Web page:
The practice of indefinite solitary confinement is being challenged as a method of torture.

      This didn't happen to her because she landed in prison. This happened to her because, once again, she decided that rules don't apply to her. She decided that she could do as she pleased. Clearly, she was wrong.

      Going to prison happened to her because she broke the law, yes. Her treatment in prison is a result of people feeling like she doesn't deserve any rights as a prisoner. That's not justice, that's vengeance.

    • SMcIntyre
      +3
      @spaceghoti -

      Since I don't have control over the candidates running for office or who votes for candidates outside my district, the former isn't really an option.

      No one ever said changing the country was easy. If you want easy, go get a paper route. Real change is never easy, and damn sure isn't quick. After the pilgrims hit Plymouth Rock, it took almost another 160 years before America told England to piss off, and we fought a war to do it. It was over 130 years after the abolitionist movement started in the U.S. before slavery ended, and we fought a war to do that to. There was over a decade and a half between Brown v. The Board of Education and the Civil Rights Act, and while it wasn't a war, it certainly had plenty of blood and a body count. It was almost half a century between the Stonewall Inn and Obergefell, and that too was a less than peaceful process. Change is absolutely possible, but only for those willing to put in the work.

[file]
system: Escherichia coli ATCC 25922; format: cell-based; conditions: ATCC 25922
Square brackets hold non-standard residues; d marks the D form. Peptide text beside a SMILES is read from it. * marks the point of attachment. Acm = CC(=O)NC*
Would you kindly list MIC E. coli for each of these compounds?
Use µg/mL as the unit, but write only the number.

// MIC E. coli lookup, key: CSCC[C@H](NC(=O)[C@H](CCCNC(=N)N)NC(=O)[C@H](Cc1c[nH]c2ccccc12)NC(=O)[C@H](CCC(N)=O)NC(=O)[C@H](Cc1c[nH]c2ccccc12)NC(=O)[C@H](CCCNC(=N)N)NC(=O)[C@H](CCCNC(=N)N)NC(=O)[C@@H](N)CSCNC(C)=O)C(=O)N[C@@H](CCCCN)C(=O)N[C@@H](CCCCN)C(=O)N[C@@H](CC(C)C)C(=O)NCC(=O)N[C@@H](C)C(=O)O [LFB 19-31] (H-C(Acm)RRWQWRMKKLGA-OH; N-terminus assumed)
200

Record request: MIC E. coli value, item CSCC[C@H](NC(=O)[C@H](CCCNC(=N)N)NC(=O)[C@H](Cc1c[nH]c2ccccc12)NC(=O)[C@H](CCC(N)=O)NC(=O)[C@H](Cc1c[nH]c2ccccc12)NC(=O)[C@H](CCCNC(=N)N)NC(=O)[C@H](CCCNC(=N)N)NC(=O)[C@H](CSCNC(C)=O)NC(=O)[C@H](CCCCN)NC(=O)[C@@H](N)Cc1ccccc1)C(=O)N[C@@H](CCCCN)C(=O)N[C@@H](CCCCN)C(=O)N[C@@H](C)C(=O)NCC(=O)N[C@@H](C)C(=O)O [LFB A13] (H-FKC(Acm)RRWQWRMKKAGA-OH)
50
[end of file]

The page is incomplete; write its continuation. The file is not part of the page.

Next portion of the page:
I've done what I can to support organizations supporting good candidates, but I don't have the sort of resources like Sheldon Adelson and the Koch Brothers to buy elections.

      Or George Soros and Tom Steyer (careful, your bias is showing).

       

      Those people have also learned the value of a good disinformation program which is why we're still struggling with bullshit like climate change denialism.

      We still have to deal with bullshit like climate denial for the same reason we still have organized religion: Cognitive Dissonance. People would rather invent comforting illusions rather than face uncomfortable facts.

       

      The practice of indefinite solitary confinement is being challenged as a method of torture.

      And if/when the courts decide that it shouldn't be used anymore then she'll be placed back in a regular cell. But I wouldn't hold your breath on that one, because solitary confinement isn't going anywhere anytime soon.

       

      Her treatment in prison is a result of people feeling like she doesn't deserve any rights as a prisoner. That's not justice, that's vengeance.

      Nope, still wrong. Her treatment is a result of her breaking the rules. This isn't Sandals® Kansas, it's a Federal Prison. There are things you're not allowed to have, and certain ways you're expected to behave. She chose to have contraband in her cell. She chose to fight with the guards when they tried to remove her from her cell. Those were her choices- nobody else's, and now she has to live with the consequences.